That's been hard for me and how I show up, because I always give this disclaimer, because I know how strong and confident I come across--my height, I'm five- seven, you know, medium-hue complexion--I call myself like hazel nut. I have a very strong face, very, you know, sturdy shoulders--I used to work out all the time. So, when I go into a room, my head is up. You know, I speak loudly. I enunciate. And that can be intimidating, but I'm not intimidated.
And I think more people are intimidated, right? And I've had to wrestle with that, giving this disclaimer like, I'm just stating my opinion, I'm giving my observation. I'm not trying to offend anybody. But I observed this, and I want this to change, because it's hurting people, right? So, to be an advocate is to advocate for people and say things that challenge the status quo. And those people sometimes are in the room, and sometimes they're not in the room, but I'm always me.
So how do I maintain my integrity? You know, when people may perceive that as being aggressive, or overly assertive, you know? So that's always been a challenge.
Courtney: Well, you're not alone, though, because...So, one of the presentations that I deliver as a speaker is around branding. And one of the exercises that I always take my audience through--and it's my favorite thing to do, because I find that the most "aha moments" happen in this particular exercise--essentially, I have people identify their top strengths. And then I have them identify one way in which people have misperceived them more often than anything else.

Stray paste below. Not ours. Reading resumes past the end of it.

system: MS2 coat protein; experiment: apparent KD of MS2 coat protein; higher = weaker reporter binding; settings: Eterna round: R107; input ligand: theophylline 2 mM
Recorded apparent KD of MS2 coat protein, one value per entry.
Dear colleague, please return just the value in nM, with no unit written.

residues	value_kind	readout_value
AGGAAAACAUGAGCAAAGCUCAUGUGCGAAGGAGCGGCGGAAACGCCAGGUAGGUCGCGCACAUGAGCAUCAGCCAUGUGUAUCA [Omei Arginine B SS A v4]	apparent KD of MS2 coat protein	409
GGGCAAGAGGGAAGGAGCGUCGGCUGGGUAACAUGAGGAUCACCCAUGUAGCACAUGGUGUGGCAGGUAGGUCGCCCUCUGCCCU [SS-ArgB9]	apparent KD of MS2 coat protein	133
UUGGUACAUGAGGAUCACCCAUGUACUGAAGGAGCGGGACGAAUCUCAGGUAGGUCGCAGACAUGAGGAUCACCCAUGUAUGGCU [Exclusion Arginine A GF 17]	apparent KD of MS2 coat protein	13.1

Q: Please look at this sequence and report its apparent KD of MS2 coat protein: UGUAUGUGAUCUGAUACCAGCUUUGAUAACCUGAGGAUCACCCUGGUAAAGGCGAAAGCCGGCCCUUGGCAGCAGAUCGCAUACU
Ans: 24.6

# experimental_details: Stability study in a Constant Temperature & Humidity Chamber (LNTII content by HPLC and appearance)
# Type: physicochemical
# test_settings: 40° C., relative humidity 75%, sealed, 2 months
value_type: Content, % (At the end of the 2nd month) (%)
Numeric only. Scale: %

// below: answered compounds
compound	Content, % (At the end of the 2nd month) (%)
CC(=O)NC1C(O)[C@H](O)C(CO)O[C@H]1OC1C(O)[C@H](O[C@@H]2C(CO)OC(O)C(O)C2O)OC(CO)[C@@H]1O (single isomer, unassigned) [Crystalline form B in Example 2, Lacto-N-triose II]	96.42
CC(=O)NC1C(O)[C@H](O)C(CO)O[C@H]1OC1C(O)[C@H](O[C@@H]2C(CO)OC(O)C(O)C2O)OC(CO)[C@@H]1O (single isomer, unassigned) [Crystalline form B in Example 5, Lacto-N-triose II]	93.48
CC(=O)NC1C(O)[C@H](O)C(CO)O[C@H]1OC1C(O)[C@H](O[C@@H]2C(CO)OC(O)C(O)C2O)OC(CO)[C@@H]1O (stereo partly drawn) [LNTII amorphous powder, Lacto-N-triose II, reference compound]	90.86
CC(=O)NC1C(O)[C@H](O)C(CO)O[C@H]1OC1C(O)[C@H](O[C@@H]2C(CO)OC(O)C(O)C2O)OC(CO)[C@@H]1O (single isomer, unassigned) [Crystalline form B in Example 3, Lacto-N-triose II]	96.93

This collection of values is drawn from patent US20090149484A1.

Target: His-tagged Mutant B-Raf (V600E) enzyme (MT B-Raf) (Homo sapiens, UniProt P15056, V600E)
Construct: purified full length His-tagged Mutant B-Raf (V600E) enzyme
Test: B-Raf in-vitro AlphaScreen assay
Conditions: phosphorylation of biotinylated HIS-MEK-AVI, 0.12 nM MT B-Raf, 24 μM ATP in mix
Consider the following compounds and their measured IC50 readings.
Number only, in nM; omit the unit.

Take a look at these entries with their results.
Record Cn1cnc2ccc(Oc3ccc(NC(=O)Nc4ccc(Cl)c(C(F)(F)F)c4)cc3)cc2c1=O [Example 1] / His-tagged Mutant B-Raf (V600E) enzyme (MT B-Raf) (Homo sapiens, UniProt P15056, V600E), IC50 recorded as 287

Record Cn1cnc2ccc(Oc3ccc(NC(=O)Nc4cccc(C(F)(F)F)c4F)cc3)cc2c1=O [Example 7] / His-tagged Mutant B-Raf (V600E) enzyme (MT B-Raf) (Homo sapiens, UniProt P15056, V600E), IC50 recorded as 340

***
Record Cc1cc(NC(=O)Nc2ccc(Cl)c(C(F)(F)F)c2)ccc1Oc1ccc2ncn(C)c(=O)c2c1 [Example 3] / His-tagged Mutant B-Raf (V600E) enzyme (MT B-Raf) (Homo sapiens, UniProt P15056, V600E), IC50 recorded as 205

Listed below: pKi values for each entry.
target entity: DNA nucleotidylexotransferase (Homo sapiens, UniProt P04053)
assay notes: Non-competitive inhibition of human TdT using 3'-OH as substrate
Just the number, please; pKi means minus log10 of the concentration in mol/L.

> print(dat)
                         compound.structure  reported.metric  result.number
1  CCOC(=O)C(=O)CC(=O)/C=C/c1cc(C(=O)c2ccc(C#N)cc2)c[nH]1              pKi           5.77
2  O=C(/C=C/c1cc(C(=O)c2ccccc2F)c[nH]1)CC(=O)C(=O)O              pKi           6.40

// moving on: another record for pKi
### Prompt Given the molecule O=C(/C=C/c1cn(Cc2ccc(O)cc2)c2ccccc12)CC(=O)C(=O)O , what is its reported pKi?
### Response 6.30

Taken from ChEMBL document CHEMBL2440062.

I have multiple women in the room who use the assertive and aggressive example, or confident and arrogant, or a lot of times, they'll use the word bitch. And it comes up over and over and over again. And for me, I don't know that I am able to easily articulate a solution for that. I think it's very political. I think it's very circumstantial. I think it's actually very strategic; the moves that women often make to somehow slip over to the other side of the spectrum and be seen as competent, instead of an overbearing person.
Do you have advice? If somebody were to come on here and say, essentially, what you just said: "Listen, so I'm struggling, because people see me as a bitch. And really, I'm just a confident person who knows their stuff. I don't want to change who I am." But how do I adjust? Or do I need to adjust? What's your advice to be seen in a way that's constructive? What would you say to them?
Zoe: I think it's about us controlling our own narrative, right? That these narratives that exist now, these biases, these tropes, like the trope of me being aggressive is often called the angry black woman, right? So, if I speak up in a room, or if I call out racism, or sexism or ableism, you know, I get dismissed as the angry black woman.